John Leo at Minding the Campus discusses the issue of discriminatory policies by registered student organizations and claims, “religious groups should have absolute freedom in the process of picking their leaders.”
Actually, he doesn’t really believe that, because that’s what I believe. The whole argument over religious student groups is the demand by some that students should not have absolute freedom to choose their leaders. That’s the point. These groups want to have rules that limit the choice of students so that leaders are obligated to follow certain values. Absolute freedom is my position, not Leo’s.
Leo might claim that the key word here is “process.” He thinks students should have absolute freedom to restrict their freedom to pick leaders. That’s an odd kind of freedom. In the real world, national groups like the Christian Legal Society impose these restrictions on students as a condition of affiliation in order to exert control over the students, which isn’t exactly “absolutely freedom” for students. Beyond these philosophical problems of restricting the freedom of future generations of students to choose their own leaders, discriminatory rules have a fatal flaw in practice: someone must be trusted to enforce them.
The problem is that if you have a constitutional provision requiring religious discrimination, say that only Christians who obey the Bible can be leaders, then someone must enforce this. And I have never, despite many attempts, been able to get a straight answer from defenders of religious discrimination rules to this question: who gets to enforce these rules?
Now, it can’t be the students in the group, because the whole point of a constitutional provision is to overrule the will of the students. Let’s imagine that a Christian student group that requires its leaders to be Christians elects a Mormon as a leader, and a fundamentalist student files an objection that Mormons are not Christians. At most colleges, a student judicial system, with appeals to the administration, would have to determine whether Mormons are Christians (frankly, I’m not sure of the answer to that). In other words, under the rules Leo is demanding, students and administration who are not members of a religious student group would get to interpret what that student group’s religious values are. I can’t fathom why giving someone (they won’t specify whom) the power to overrule the decisions of religious students about who they want to vote for must increase religious freedom.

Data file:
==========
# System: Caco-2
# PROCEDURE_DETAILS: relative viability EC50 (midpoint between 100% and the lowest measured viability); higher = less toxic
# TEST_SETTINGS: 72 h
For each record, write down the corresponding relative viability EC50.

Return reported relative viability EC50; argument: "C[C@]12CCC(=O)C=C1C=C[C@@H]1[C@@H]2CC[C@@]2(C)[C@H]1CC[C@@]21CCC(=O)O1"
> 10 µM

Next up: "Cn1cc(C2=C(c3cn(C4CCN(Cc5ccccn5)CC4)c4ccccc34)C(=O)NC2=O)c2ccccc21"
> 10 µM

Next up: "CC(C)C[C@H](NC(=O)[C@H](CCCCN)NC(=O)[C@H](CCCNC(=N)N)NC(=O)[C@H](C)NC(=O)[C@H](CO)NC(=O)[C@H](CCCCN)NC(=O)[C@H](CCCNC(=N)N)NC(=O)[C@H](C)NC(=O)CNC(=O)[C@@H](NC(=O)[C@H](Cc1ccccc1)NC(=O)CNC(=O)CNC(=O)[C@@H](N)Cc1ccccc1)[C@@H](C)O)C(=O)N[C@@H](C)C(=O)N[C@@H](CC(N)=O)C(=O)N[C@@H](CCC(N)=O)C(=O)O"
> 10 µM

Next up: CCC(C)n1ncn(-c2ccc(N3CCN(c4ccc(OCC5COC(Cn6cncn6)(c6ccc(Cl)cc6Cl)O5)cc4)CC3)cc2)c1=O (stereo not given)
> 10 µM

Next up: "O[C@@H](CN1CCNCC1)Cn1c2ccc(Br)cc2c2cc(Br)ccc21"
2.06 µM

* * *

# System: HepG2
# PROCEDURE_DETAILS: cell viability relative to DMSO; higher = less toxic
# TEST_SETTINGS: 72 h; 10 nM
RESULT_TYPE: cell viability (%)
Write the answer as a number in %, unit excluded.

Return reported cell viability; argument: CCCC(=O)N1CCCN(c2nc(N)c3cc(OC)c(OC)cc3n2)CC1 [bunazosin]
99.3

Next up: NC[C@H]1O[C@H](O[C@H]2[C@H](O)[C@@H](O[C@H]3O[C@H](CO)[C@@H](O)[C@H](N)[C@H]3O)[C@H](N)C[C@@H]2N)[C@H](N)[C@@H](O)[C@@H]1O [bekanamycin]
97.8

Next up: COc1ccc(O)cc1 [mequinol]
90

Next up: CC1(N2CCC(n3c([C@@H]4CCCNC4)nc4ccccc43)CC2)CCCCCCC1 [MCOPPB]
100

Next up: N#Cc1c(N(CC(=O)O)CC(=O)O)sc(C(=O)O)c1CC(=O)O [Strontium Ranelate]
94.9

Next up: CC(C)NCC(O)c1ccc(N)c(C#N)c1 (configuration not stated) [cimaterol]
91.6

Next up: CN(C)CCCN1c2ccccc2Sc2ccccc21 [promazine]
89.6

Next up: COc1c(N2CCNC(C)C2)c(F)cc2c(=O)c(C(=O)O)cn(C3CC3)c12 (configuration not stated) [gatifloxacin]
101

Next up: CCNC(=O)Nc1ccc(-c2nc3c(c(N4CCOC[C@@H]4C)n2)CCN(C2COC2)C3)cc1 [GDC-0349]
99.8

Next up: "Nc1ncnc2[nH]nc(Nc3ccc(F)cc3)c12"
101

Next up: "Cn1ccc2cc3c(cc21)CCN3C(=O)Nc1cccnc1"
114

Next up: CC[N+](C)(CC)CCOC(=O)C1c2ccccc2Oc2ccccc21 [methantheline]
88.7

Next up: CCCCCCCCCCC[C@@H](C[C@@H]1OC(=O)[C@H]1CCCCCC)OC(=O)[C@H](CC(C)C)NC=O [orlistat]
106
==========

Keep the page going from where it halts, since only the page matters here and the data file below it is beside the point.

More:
Let’s not forget about the gay elephant in the room. Nobody is afraid of roving gangs of atheists taking over religious groups. The sole fear stems from national religious groups who despise equal rights for gays and lesbians, and they are afraid that liberal-minded college students don’t hate gays enough to ban these people from leadership positions. So, they want rules in the student group constitutions to prohibit them by requiring allegiance to the group’s religious values, which are anti-gay. Every single controversy over a specific incident involving these religious groups has dealt with a gay student who held or wanted to run for a leadership position, and the national religious group’s desire to prohibit this.
But we don’t need to deal with the question of equal rights for gays vs. religious freedom. Religious freedom itself requires a ban on discriminatory religious provisions. This is about individual rights vs. group rights. All individuals should be free to join any student groups they want to, and run for leadership positions, regardless of their religious views. That’s what religious freedom for individuals means. If you want to create a private discriminatory religious group, you are free to do so, but registered student groups which use the resources of all students have to be open to all students.
So, discriminatory religious rules violate the principle that students in religious groups should have absolute freedom to select their leaders. Those who embrace discriminatory rules have a moral obligation to explain exactly who should be given the power to overrule the free choices of students, and why religious freedom is enhanced by limiting the freedom of these religious students.